VSU received doses of the COVID-19 vaccine yesterday, March 9.
VSU President, Dr. Richard Carvajal said, “They are Moderna doses, they came from the Department of Public Health and we believe it is enough to work with our 1A group.”
1A group are those who are 65 and older or have health conditions, etc. Appointments are now being set up.
“We are hopeful that very soon the governor is going to open up what we anticipate to be a group that would include all of our faculty and staff,” Carvajal said.
VSU was hoping to receive the COVID-19 vaccines as soon as Feb. 8. Dr. Robert Smith, provost and vice president for academic affairs, said VSU is authorized to distribute the vaccine and the order is in place.
“The way the process works is they will let us know somewhere between Friday and Sunday whether we will have a shipment the following week,” he said.
Dr. Smith said there could potentially be a truck back up that is delaying the receiving of the COVID-19 vaccine.
According to Dr. Smith, VSU is able to receive any of the vaccines, but has not ordered the new Johnson & Johnson vaccine that was announced on Feb. 27.
On Feb. 18, Gov. Kemp announced five more mass vaccination sites in Georgia, one being in Valdosta. He said the sites were being set up to further the expansion of the COVID-19 vaccine eligibility.
On Feb. 25, Gov. Kemp expanded the eligibility to public and private educators and staff. However, this does not include higher education, but Pre-K and K-12.
“From our perspective, college and university employees are dealing with an older population,” Gov. Kemp said in response to a reporter on Feb. 25. “They have a lot of different options per the University System for the way they handle their classes, social distancing. With early care learning, if a parent doesn’t have a place to drop their child, they can’t go to work. And that does not allow them to protect their livelihood, care for their family and that’s why we included these early care teachers and staff.”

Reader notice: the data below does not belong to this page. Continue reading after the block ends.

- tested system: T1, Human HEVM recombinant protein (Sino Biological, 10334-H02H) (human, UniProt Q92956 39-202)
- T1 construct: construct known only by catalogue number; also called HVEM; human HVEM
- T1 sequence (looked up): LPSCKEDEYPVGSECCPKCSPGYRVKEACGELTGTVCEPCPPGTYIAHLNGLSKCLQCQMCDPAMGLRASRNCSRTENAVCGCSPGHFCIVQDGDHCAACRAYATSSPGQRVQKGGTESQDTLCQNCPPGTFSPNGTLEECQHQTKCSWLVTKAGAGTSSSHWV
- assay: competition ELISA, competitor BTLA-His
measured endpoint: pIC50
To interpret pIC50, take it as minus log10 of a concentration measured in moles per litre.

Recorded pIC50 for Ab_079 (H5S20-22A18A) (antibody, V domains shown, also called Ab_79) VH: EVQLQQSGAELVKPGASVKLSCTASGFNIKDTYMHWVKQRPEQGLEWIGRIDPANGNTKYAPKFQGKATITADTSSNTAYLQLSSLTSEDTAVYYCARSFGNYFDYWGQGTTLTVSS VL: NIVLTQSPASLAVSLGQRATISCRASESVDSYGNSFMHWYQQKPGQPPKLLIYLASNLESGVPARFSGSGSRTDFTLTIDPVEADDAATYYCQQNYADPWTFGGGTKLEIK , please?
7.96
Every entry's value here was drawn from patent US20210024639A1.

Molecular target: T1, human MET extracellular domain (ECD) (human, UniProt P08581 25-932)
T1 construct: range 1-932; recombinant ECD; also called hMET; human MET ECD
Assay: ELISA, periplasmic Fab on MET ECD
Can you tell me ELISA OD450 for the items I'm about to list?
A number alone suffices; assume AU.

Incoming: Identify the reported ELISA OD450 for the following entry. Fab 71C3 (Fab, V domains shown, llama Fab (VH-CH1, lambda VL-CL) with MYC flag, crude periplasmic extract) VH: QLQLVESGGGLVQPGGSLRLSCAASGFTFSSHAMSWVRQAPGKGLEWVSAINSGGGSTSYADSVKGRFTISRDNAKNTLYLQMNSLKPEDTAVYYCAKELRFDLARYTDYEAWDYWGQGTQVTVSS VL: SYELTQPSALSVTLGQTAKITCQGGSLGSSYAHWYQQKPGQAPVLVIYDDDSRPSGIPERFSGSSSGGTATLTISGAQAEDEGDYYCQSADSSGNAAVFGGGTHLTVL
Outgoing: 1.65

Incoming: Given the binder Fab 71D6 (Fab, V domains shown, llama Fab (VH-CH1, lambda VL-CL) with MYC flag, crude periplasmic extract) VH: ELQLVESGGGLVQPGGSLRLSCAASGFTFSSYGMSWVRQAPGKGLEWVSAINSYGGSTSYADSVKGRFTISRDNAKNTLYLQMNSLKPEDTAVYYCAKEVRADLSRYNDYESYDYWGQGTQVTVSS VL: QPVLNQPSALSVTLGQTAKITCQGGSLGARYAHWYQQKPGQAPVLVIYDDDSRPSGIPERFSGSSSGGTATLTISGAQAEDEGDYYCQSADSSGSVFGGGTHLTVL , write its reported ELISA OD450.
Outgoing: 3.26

This adds approximately one million more Georgians to the current 1A-plus population of roughly two million Georgians. This expansion is set to begin on March 8.
“We were hoping that would include higher education, faculty and staff, but it did not,” Dr. Smith. “He [Gov. Kemp] specifically left higher education out.”
On March 2, President Joe Biden announced the expectation for the COVID-19 vaccine to be available to all adults by the end of May.
After the vaccine becomes available for everyone, VSU will continue following Center for Disease Control recommendations. VSU is currently planning fall 2021 similar to this semester where many courses are hyflex.
According to Dr. Smith, if VSU gets the go ahead from the CDC and university system, classes would then be moved to normal spaces and there would be a normal fall semester. .
“I’m hopeful we will be able to do that, but we can’t without CDC guidelines changing and the USG saying, but there is reason now to hope that could happen,” he said.
Dr. Smith said VSU is prepared to do everything they can to help the community get vaccinated and get back to a normal setting as quickly as possible.
“We have to get back to some sort of normalcy at some point,” he said. “Will that come in August, or October or January? You need a crystal ball to figure that out.”
Because things can change quickly in terms of the pandemic, students should stay tuned for any updates or changes.
Written by Jonnie Brewer, Assistant Copy editor. Graphic courtesy of Bethany Davis, special to the Spectator.